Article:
• It was organized by Nicole Fleetwood, who is an expert on the connection between art and incarceration

    • Kwame Brathwaite: Black is Beautiful 

      • This is an educational resource made by Aperture that explores the photography and photographer that popularized the phrase, "Black is Beautiful"
      • It shows how photography is a tool for social change
      • Aperture also made an art book about Kwame Brathwaite and Black is Beautiful, which you can order here
    • You can subscribe to Aperture here

  • Juxtapoz

    • This is a quarterly art magazine that profiles many amazing artists in each issue and has gotten me out of a multitude of artist's blocks

    • The main section includes about four artists whose art is spotlighted alongside a transcribed interview with the artist

    • You can subscribe here

  • Far-Near Magazine

    • This magazine/book is, as their website says, “a cross-cultural book series, curated annually, that broadens perspectives of Asia through image, person, idea, and history to unlearn the inherent dominative mode”

    • You can buy both issues here

 

NEWSLETTERS

 

  • Talk Story by Nishat Kurwa

    • This biweekly newsletter was the jumping-off point for so many of the resources that have inspired me and has shaped my core beliefs so deeply--every time there is at least one article that makes me think about the world in a completely new way

    • Each time, it includes an interview by Nishat with a powerful woman alongside a mix of articles that focus on equity and powerful women of color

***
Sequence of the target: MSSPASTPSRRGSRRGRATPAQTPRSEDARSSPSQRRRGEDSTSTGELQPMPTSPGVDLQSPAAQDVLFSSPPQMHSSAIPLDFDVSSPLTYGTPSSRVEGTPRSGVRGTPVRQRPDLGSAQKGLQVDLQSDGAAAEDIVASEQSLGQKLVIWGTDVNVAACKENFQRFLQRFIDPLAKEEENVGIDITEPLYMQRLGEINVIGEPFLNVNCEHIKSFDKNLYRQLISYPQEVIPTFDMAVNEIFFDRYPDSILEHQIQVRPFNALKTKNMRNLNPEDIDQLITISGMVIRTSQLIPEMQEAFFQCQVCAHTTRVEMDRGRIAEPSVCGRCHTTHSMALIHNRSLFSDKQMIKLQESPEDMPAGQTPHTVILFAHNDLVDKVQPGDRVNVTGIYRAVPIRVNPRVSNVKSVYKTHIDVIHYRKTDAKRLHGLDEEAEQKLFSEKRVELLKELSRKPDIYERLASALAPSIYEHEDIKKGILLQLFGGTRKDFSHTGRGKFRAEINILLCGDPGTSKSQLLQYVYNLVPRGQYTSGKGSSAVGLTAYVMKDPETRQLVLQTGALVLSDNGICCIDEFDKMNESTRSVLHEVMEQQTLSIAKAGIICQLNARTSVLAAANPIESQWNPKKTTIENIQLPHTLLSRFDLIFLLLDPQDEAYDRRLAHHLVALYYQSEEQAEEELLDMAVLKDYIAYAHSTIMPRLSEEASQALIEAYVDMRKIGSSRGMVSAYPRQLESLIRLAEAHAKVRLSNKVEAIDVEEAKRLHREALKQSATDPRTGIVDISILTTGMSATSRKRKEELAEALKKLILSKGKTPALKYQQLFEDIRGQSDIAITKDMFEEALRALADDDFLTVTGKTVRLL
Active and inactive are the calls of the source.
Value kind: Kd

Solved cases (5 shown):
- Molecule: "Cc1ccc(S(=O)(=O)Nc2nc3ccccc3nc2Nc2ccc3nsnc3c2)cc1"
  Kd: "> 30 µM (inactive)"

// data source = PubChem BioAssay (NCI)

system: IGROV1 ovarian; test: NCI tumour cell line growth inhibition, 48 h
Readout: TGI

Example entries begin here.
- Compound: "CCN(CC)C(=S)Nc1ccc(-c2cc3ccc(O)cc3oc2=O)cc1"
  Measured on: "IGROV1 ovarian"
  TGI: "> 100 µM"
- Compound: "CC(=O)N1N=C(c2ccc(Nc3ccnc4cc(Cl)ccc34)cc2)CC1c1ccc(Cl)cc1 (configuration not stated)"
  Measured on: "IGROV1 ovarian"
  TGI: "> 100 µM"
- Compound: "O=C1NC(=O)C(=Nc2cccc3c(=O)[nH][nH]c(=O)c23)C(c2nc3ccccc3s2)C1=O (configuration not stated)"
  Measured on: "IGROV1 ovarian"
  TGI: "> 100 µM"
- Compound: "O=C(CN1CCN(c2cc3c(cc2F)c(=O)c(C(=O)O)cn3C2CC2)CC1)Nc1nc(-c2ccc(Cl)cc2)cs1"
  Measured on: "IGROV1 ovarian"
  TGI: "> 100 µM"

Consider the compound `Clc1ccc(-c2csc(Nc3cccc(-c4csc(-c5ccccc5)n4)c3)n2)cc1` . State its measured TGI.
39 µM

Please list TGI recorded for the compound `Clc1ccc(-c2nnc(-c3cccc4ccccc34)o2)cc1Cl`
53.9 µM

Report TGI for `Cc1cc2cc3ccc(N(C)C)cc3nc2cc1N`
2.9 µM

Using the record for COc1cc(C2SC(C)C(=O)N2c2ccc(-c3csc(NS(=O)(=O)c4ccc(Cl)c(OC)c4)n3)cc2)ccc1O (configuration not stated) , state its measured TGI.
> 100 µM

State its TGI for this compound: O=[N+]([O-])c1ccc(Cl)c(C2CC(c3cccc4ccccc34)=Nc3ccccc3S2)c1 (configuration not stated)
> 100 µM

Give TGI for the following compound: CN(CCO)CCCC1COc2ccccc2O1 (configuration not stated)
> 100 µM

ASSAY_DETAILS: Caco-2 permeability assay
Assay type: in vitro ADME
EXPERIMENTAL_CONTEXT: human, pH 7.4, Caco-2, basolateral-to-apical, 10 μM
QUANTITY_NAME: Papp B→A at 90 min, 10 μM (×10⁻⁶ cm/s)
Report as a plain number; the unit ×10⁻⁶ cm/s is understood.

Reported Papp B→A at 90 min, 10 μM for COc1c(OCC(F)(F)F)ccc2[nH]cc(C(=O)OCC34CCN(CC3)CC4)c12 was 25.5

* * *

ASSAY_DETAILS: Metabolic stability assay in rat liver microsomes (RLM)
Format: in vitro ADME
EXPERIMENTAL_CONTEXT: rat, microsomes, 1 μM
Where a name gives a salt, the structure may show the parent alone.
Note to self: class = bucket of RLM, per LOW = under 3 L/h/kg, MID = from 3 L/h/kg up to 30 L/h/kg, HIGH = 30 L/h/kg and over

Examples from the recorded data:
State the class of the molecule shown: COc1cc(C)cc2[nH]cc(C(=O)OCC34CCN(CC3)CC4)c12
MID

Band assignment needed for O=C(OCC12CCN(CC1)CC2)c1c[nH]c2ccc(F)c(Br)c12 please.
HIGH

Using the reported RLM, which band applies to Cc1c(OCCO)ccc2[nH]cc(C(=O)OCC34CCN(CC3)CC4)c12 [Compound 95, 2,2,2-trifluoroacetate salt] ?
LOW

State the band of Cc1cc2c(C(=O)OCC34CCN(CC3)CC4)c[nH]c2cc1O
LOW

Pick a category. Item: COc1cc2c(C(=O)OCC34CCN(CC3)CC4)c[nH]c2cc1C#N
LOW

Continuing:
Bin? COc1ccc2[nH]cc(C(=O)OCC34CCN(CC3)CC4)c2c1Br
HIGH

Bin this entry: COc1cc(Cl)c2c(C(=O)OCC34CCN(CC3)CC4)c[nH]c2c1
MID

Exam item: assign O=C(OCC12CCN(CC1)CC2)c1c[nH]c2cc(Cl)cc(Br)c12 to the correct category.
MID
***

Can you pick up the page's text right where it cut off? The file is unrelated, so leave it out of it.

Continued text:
• Bay Resistance

    • They send really helpful updates on different actions and organizing efforts happening in the Bay Area

  • Next Draft

    • This daily newsletter is a way to stay updated on the news and to know what’s going on in the world (less long identity-based pieces than Talk Story, and more mainstream than both of the previous newsletters)

 

ARTICLES

 

  • How Black Suffragettes Subverted the Domestic Sphere 

    • This article focuses on one of the mothers of black feminism and intersectionality discourse, Anna Julia Cooper

    • It talks about how domestic space, which has historically been used as a way to take power away from women, can actually be used to build community and fight for social justice

    • It also talks about how personal care is a form of power

  • Surviving Rape as a Prison Abolitionist

    • This article is a really strong argument for prison abolition and a moving commentary on the failures of the criminal justice system in the context of rape

  • The Case for Reparations

    • This article reveals so much about systemic oppression and the way that wealth inequalities between white people and black people are directly based institutionalized racism, from slavery, to sharecropping, to racist housing policies

  • The Trayvon Generation

    • This article talks about the horrors of police brutality and really struggles with how art is so powerful for liberation, but ​how it can't bring people, specifically black people who have been killed by police, back to life

  • The Videos That Rocked America. The Song That Knows Our Rage.

    • Another deeply moving and devastating and, in the end, hopeful article that talks about police brutality in conjunction with art​

  • The Magic of Black Girls' Play

    • This article taught me ​so much about the beauty of double touch and reinforced to me the importance of play and joy

 

MUSEUMS/GALLERIES

 

  • San Francisco

    • The David Ireland House (Conceptual artist David Ireland turned his house into a piece of conceptual art filled with meaning and beauty that is now a museum)